"I am glad that taking part in a trial might help others on their own cancer journey.”
A trial looking at different combinations of treatment for newly diagnosed myeloma (RADAR, Myeloma XV)
This trial is looking at
It is for people who:
- are suitable to have a
stem cell transplantand
- haven’t had treatment for myeloma
Cancer Research UK supports this trial.
More about this trial
Lenalidomide, bortezomib, dexamethasone and cyclophosphamide are all standard treatments for myeloma. They are not yet available on the NHS in the particular combinations you have in this trial. You might also have a stem cell transplant as part of your routine care.
Isatuximab is a newer treatment. Some people have it for myeloma that has come back. It isn’t yet a treatment for newly diagnosed myeloma. Isatuximab is an immunotherapy. It helps the
In this trial, researchers are looking at different combinations of treatment to improve outcomes for people with myeloma. The treatment you have depends on:
geneticmake up of the cancer
- how well initial treatment works
To work this out doctors examine
Those who have certain gene changes have high risk myeloma. Sometimes treatment doesn’t work as well for this group of people. Those who don’t have these changes have standard risk myeloma.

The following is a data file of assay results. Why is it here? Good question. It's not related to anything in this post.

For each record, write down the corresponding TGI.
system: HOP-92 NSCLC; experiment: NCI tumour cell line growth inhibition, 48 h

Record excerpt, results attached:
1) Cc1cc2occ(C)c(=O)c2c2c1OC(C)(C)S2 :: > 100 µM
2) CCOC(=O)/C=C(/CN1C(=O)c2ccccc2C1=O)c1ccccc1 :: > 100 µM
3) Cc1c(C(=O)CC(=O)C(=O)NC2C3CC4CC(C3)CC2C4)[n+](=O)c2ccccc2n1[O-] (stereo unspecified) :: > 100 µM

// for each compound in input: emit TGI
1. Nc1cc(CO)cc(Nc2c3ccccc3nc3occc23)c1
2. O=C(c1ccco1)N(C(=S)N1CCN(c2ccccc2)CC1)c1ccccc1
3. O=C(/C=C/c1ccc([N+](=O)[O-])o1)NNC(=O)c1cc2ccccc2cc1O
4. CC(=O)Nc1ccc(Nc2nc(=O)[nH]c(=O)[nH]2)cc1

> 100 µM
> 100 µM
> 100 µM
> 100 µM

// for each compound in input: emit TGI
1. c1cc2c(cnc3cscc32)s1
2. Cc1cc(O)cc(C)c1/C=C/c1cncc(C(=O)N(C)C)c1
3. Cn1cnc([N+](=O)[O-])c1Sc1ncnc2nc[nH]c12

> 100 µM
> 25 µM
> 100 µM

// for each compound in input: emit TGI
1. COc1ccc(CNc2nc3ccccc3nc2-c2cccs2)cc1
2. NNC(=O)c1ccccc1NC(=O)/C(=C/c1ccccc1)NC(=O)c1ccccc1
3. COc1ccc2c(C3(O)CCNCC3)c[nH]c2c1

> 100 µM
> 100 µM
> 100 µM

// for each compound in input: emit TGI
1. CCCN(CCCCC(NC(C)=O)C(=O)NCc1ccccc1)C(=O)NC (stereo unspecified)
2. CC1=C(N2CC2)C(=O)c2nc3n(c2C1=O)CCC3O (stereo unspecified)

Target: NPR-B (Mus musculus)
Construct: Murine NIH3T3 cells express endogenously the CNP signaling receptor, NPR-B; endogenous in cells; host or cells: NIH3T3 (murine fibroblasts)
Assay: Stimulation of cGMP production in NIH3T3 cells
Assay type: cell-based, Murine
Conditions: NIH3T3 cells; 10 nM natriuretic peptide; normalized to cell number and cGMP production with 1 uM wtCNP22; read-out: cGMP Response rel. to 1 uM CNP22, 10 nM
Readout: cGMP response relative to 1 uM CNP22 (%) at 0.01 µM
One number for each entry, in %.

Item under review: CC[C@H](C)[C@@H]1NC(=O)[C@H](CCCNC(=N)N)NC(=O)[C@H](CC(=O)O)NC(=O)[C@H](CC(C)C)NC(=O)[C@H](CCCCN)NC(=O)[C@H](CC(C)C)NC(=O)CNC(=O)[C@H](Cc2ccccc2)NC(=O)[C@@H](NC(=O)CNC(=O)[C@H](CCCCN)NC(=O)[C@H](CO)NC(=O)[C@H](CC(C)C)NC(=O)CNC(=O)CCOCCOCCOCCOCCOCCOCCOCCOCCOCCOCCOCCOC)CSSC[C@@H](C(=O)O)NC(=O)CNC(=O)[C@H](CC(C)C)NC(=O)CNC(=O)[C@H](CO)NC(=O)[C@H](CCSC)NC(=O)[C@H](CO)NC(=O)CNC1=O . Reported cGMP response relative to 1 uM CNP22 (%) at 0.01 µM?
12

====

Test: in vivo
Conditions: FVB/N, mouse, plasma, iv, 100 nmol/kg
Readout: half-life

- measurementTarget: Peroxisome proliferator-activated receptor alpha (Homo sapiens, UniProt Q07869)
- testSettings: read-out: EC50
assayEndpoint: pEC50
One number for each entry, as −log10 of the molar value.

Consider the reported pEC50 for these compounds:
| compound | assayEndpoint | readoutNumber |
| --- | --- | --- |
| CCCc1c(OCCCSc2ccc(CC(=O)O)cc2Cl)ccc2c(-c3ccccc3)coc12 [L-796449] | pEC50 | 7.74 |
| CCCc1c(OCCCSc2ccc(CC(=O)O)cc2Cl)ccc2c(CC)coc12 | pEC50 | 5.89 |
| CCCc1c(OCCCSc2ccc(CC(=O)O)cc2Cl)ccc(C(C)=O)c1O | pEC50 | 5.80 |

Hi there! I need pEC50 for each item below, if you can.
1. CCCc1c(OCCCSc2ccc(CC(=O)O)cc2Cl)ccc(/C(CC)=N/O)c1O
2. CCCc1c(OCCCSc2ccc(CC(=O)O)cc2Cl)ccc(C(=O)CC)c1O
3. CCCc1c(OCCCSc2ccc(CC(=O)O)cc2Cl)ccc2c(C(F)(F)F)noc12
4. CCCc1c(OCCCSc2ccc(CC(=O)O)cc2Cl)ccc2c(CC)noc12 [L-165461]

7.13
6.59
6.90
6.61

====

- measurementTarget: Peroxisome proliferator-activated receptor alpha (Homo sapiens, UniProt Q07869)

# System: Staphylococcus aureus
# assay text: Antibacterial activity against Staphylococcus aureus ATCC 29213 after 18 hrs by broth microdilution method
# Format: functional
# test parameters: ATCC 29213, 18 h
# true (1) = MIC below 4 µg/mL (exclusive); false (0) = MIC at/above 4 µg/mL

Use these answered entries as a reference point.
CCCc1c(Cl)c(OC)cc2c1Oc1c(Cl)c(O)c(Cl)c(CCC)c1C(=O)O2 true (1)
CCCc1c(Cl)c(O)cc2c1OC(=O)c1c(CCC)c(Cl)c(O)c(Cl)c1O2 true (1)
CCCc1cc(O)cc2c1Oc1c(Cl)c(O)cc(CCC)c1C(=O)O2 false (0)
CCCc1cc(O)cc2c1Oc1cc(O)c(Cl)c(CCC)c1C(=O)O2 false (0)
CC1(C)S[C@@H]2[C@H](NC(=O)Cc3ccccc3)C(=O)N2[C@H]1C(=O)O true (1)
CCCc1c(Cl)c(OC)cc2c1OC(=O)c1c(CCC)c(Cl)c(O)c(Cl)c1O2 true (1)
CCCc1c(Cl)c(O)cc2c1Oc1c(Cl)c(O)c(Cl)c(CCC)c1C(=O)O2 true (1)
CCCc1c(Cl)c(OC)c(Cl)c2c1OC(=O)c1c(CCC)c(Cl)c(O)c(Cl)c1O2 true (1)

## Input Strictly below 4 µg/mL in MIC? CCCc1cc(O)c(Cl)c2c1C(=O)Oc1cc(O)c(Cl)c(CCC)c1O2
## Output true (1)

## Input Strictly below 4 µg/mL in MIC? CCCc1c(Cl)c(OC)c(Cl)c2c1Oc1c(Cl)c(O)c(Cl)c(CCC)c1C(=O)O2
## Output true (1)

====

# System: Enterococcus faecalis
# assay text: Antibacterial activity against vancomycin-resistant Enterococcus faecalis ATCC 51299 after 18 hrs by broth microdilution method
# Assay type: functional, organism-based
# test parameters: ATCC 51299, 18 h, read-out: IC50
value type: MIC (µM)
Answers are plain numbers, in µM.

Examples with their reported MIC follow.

The main aims of the trial are to find out:
- how well the different combinations of treatment work for these groups
- more about the side effects
- how treatment affects quality of life
Who can enter
Please note, there are several treatment groups so the entry conditions for this trial are complex. Each group has specific entry conditions and we haven’t listed them all.
The trial team check if you are suitable to join the trial and which group you might join. They can tell you more about this.
The group you join depends on a number of factors such as:
- if you have high risk or standard risk myeloma
- how well your initial treatment works
The following bullet points summarise some of the main entry conditions. Talk to your doctor or the trial team if you are unsure about any of these. They will be able to advise you.
Who can take part
You may be able to join this trial if all of the following apply. You:
- have newly diagnosed myeloma
- are suitable to have as stem cell transplant
- can swallow medication
- are well enough to be up for more than half a day but might not be able to work (performance status 0, 1 or 2)
- have satisfactory blood test results